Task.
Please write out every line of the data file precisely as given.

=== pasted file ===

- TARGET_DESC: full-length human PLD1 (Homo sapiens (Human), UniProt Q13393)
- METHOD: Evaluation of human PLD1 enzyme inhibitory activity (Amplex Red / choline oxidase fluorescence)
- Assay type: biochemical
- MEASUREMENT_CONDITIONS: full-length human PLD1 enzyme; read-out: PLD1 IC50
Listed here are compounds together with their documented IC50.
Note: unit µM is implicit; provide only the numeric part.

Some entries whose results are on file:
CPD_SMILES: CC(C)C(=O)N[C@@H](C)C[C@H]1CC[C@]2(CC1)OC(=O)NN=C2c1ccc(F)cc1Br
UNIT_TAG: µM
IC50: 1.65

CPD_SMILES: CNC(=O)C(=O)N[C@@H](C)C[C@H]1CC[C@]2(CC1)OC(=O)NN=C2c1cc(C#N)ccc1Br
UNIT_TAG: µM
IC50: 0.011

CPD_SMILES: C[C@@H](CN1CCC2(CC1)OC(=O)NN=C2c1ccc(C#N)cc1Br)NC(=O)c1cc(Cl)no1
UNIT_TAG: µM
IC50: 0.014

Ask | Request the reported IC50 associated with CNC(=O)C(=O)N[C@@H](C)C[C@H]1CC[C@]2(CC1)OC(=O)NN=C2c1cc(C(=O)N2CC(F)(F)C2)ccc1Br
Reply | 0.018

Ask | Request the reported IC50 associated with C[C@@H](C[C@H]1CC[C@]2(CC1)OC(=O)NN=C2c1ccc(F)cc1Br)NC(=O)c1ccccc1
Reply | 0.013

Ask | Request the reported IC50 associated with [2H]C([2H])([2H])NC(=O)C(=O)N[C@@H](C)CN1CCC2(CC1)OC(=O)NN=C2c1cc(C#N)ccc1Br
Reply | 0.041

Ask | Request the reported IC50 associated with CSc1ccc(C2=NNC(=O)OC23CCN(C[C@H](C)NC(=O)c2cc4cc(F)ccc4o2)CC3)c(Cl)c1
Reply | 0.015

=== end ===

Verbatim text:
- TARGET_DESC: full-length human PLD1 (Homo sapiens (Human), UniProt Q13393)
- METHOD: Evaluation of human PLD1 enzyme inhibitory activity (Amplex Red / choline oxidase fluorescence)
- Assay type: biochemical
- MEASUREMENT_CONDITIONS: full-length human PLD1 enzyme; read-out: PLD1 IC50
Listed here are compounds together with their documented IC50.
Note: unit µM is implicit; provide only the numeric part.

Some entries whose results are on file:
CPD_SMILES: CC(C)C(=O)N[C@@H](C)C[C@H]1CC[C@]2(CC1)OC(=O)NN=C2c1ccc(F)cc1Br
UNIT_TAG: µM
IC50: 1.65

CPD_SMILES: CNC(=O)C(=O)N[C@@H](C)C[C@H]1CC[C@]2(CC1)OC(=O)NN=C2c1cc(C#N)ccc1Br
UNIT_TAG: µM
IC50: 0.011

CPD_SMILES: C[C@@H](CN1CCC2(CC1)OC(=O)NN=C2c1ccc(C#N)cc1Br)NC(=O)c1cc(Cl)no1
UNIT_TAG: µM
IC50: 0.014

Ask | Request the reported IC50 associated with CNC(=O)C(=O)N[C@@H](C)C[C@H]1CC[C@]2(CC1)OC(=O)NN=C2c1cc(C(=O)N2CC(F)(F)C2)ccc1Br
Reply | 0.018

Ask | Request the reported IC50 associated with C[C@@H](C[C@H]1CC[C@]2(CC1)OC(=O)NN=C2c1ccc(F)cc1Br)NC(=O)c1ccccc1
Reply | 0.013

Ask | Request the reported IC50 associated with [2H]C([2H])([2H])NC(=O)C(=O)N[C@@H](C)CN1CCC2(CC1)OC(=O)NN=C2c1cc(C#N)ccc1Br
Reply | 0.041

Ask | Request the reported IC50 associated with CSc1ccc(C2=NNC(=O)OC23CCN(C[C@H](C)NC(=O)c2cc4cc(F)ccc4o2)CC3)c(Cl)c1
Reply | 0.015